In case of Linux-based configuration I'll be able to invest a little bit
more into hardware (as I save a nice sum of money not buying MS products).

What are the pros and cons of each of the configurations? Do you know
business application examples for these configurations? What are the
deferences between the two database servers that can become important in
this case? How important are performance differences? What about
security/stability/backup creation? Any other suggestions / valuable
readings?

I'll appreciate any opionions / information; if needed, I'll try to provide
more details.

TIA, best regards

Dominik Flejter

Jul 19 '05 #2

P: n/a
In a recent class I took at school about databases, the professor had
us use a remote instance of SQL server to do our projects. It had to
be remote because our campus had totally closed off the port which SQL
server uses by default because of some of the common attacks which
crackers commonly use against it. Then one day our remote SQL server
also came under attack and had to be shut down for several days.
During those several days, I took my scripts to create my database,
database tables, insert statements, user defined domains, etc and
modified them to work (much more SQL standards compliant I might add)
with PostgreSQL. I got everything loaded into Postgres and was able
to continue work my project while other students were probably left
waiting for the attack on the remore SQL server to end. I love
PostgreSQL. :)
w.k.

On Wed, 14 Apr 2004 14:52:57 +0100, Dominik Flejter
<ga*************@bijSPAMERA.poczta.onet.pl> wrote:
Hello :)

I'm working on an internet application with MS.Net client program, which is
supposed to communicate with database through PHP or ASP-based webservice.

The database is to hold up to 20-30 mln records in less then hundred
tables; most of the tables (holding up to 80% of all data) will be updated
quite rarly (e.g. once a week several record will be added or changed), the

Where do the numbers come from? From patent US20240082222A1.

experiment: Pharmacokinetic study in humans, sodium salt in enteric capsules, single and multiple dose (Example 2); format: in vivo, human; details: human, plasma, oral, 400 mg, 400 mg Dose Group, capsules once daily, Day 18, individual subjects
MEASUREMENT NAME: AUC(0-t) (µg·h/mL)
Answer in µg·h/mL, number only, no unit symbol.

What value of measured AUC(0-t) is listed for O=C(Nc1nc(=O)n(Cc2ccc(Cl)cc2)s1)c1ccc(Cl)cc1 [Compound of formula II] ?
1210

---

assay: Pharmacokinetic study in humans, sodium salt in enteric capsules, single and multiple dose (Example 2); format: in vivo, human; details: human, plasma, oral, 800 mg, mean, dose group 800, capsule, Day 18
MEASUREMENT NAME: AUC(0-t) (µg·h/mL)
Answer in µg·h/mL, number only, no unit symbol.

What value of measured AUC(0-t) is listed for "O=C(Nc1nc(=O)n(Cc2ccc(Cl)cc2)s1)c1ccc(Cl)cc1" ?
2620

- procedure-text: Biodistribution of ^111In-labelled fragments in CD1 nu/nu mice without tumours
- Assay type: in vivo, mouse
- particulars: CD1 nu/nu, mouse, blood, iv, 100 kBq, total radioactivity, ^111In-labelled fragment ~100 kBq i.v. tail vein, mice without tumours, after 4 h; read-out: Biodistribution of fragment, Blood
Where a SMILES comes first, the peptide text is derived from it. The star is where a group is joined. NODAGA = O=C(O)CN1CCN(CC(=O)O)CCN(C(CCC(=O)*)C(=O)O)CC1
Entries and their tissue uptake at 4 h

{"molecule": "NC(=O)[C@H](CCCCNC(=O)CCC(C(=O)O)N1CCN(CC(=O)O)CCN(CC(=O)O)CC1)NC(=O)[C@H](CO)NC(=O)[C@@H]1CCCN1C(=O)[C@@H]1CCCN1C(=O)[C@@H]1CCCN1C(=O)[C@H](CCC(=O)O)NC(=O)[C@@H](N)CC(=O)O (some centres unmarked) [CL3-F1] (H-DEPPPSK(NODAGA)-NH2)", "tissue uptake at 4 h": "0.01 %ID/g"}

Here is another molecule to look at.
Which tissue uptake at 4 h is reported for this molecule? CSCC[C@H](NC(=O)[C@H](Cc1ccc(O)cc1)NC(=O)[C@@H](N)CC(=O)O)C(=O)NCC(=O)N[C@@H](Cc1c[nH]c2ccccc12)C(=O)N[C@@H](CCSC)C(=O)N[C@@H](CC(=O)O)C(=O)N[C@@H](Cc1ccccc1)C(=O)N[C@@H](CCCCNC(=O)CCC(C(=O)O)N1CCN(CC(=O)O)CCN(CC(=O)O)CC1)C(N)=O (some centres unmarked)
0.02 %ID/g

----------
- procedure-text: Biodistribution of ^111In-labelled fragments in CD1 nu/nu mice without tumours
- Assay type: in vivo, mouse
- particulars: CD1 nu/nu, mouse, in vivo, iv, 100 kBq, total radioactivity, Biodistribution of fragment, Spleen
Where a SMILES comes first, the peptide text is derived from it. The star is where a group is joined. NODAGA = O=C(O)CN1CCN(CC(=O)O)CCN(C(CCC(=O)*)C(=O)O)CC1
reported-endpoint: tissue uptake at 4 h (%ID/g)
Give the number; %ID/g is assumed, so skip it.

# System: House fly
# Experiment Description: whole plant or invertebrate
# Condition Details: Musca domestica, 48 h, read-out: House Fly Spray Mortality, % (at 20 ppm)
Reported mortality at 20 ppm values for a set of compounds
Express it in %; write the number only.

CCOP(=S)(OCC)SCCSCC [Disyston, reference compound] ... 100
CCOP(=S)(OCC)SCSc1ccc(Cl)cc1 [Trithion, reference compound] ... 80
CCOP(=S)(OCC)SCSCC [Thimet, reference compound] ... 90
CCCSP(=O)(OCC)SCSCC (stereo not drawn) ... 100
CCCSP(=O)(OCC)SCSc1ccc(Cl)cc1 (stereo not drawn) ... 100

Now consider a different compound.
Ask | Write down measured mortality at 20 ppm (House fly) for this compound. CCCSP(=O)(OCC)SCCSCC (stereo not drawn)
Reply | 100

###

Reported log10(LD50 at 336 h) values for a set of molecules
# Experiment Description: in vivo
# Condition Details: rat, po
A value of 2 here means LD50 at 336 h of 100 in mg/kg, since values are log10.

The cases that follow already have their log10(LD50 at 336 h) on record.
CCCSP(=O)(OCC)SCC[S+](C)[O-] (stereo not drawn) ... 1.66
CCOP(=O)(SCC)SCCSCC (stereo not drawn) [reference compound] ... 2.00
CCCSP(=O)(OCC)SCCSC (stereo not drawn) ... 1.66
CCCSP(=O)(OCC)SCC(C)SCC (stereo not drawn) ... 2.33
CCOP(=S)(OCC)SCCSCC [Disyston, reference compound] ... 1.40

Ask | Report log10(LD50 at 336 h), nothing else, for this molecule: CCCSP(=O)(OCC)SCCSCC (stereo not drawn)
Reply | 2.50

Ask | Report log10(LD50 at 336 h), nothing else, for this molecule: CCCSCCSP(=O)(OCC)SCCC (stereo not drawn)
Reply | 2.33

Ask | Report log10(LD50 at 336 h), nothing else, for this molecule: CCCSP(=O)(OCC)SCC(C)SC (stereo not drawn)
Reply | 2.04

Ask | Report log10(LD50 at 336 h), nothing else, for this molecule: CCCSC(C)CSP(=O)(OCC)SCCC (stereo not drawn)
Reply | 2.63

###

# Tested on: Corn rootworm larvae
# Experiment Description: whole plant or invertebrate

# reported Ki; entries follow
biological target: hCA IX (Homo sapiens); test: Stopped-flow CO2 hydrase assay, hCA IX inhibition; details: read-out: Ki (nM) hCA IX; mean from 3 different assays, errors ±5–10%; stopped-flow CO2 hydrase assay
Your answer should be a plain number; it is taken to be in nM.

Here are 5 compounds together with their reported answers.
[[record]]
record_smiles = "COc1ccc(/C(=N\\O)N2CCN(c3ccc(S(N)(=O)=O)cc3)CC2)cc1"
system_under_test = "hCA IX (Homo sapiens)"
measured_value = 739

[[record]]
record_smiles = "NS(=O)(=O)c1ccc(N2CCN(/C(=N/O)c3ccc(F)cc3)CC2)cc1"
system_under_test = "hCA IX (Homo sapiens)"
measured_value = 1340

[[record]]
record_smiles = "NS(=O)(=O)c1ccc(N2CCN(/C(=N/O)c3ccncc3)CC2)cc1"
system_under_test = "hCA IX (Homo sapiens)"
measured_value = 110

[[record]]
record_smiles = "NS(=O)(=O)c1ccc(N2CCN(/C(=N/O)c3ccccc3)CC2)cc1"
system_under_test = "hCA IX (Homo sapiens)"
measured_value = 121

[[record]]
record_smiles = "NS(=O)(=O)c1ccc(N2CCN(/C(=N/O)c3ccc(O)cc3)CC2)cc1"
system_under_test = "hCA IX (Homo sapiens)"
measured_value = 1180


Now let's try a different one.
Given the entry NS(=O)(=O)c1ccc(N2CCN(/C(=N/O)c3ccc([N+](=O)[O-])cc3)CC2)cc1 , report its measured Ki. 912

others will be updated nightly (with big amount of new data replacing old)
when the service is to be down; then all reindexing and vacuuming will be
also performed.

Queries - concerning almost only numeric data (but some of them also with
strings research) - will be quite complex (involving up to 20 tables with a
lot of JOINs, GROUP BYs, ORDER BYs,) and will return up to 2000-3000 record
containing up 50-70 fields each. Numer of users is estimated to 200-300,
numer of queries per hour - to 1000-10000.

I'm considering two software configurations to accomplish this tasks:

1) Windows-based: with ASP and MS-SQL Server;
2) Linux-based: with PHP and PostgreSQL.

In case of Linux-based configuration I'll be able to invest a little bit
more into hardware (as I save a nice sum of money not buying MS products).

What are the pros and cons of each of the configurations? Do you know
business application examples for these configurations? What are the
deferences between the two database servers that can become important in
this case? How important are performance differences? What about
security/stability/backup creation? Any other suggestions / valuable
readings?

I'll appreciate any opionions / information; if needed, I'll try to provide
more details.

TIA, best regards

Dominik Flejter


Jul 19 '05 #3